Fated To Be Ahead of Her Time
My mother’s tallit rested heavy and lopsided around my shoulders, pink fringes tickling my knees. I was standing before the congregation, reading from the Torah for the first time in 14 years. It was the 10th anniversary of Mom’s yahrtzeit; she had died from cancer at 61, when I was 26. I was ill-at-ease in a tallit — especially in hers — but I wore it to honor her memory. My mother’s tallit had meant a great deal to her.
I had once been a regular Torah reader at Camp Ramah in Wisconsin — in the pheromone-soaked air of Jewish summer camp, reading Torah was an actual way to flirt — but in the years that followed I had felt no particular compulsion to prepare and chant passages of Torah. I certainly spent years struggling with Jewish texts, though, and with Judaism more generally. I practiced yoga, studied Torah in Israel, became a Jew-Bu, explored the Havurah world, Orthodoxy and everything in between. Eventually, though, I returned to the cozy place where I’d begun. My husband and children and I have found a home at Congregation Neveh Shalom in Portland, Oregon, which is eerily similar to Congregation Beth Shalom in Kansas City, the Conservative synagogue where both Mom and I grew up. So here I was at Neveh Sholom, chanting Torah. If Mom were alive, I thought, she’d be 71; she’d be wearing this tallit.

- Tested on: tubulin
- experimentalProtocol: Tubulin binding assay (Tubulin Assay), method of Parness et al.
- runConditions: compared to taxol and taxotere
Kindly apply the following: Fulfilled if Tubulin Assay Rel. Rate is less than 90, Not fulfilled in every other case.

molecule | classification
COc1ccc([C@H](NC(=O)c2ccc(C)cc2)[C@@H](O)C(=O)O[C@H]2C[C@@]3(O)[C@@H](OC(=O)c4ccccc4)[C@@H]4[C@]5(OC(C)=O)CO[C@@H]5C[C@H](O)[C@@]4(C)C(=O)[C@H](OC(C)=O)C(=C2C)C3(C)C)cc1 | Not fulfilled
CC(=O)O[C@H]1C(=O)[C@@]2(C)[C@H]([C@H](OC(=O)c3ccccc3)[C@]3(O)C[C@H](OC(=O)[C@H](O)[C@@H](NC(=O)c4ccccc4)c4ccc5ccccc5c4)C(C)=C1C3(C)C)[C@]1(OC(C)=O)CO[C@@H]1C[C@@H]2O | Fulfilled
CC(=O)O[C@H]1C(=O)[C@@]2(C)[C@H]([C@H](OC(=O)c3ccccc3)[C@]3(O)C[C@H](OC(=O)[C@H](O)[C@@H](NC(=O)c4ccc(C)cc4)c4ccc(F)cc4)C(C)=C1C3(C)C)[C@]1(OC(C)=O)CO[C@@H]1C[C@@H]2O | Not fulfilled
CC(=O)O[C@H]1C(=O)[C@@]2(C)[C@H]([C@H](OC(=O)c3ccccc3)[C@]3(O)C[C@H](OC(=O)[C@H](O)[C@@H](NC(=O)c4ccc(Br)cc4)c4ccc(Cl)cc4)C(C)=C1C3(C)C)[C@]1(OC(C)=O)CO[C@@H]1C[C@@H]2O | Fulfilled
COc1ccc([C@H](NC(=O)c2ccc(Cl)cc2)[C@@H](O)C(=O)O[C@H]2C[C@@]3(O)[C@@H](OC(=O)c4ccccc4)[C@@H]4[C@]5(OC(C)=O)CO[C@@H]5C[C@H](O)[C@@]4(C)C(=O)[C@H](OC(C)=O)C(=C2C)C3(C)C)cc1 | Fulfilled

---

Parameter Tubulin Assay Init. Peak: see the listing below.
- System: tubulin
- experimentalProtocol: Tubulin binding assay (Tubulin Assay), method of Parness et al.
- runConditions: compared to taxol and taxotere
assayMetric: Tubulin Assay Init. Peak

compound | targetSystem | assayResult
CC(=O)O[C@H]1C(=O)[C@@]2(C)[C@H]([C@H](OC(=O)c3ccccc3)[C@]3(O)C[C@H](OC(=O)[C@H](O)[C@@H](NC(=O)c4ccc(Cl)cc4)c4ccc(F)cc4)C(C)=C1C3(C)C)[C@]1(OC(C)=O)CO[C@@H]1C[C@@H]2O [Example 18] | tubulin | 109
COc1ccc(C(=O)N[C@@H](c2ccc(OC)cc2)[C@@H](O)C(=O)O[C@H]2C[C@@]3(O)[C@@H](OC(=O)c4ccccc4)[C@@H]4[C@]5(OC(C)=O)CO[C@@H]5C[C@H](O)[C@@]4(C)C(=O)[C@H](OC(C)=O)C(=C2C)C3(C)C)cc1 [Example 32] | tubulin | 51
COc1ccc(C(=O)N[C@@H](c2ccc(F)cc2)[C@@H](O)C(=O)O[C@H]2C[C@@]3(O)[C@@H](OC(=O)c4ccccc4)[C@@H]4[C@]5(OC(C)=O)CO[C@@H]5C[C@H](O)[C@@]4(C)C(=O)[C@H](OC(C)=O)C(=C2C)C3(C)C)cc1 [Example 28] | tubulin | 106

Curiously enough, the tallit that was making me so uncomfortable was one that I myself had bought for my mother. She had “taken on the mitzvah of tallit” the year that she said Kaddish for her father, knowing that “taking on a mitzvah” means no turning back — she was committing to praying in a tallit for a lifetime. My mother loved dressing well, so I shopped for her tallit using the same methodology I would use when buying her a sweater, say, or a purse. The tallit had to be pretty (she would never have donned a tallis off a rack!); it had to match her shoes and suits; it had to complement her dyedblond hair and hazel eyes. Such a tallit was impossible to find in Kansas City circa 1993, however, so Mom turned to me.
I was living in L.A. at the time where pastel-striped, pinkfringed tallitot filled the shelves of synagogue gift shops and the Judaica stores that lined the Pico-Robertson neighborhood. I shopped for a long time, and finally chose a creamy beige tallit, topped with pink and baby-blue crocheted stripes, made of lightweight wool. The atarah, against her neck, was a sheer sensuous swath of emerald green satin, a shade that I knew would look beautiful against her eyes. She loved it, and wore it every day for 11 months, standing beside her brother in the dark chapel of Beth Shalom, glorifying God’s name and remembering her father, Isadore Gale — who was 90 years old when he died. She loved him like she had as a little girl, and missed him that way, furiously and purely. “…asher kidshanu b’mitzvotav vetzivanu l’hitatef ba-tzitzit,” she’d whisper as she wrapped herself tightly, enclosing herself in a pretty package of sadness. When the prescribed period of mourning was over, she continued to wear her tallit every Shabbat until she died. To Mom, a prayer garment — even one with pink fringes — bespoke a serious commitment.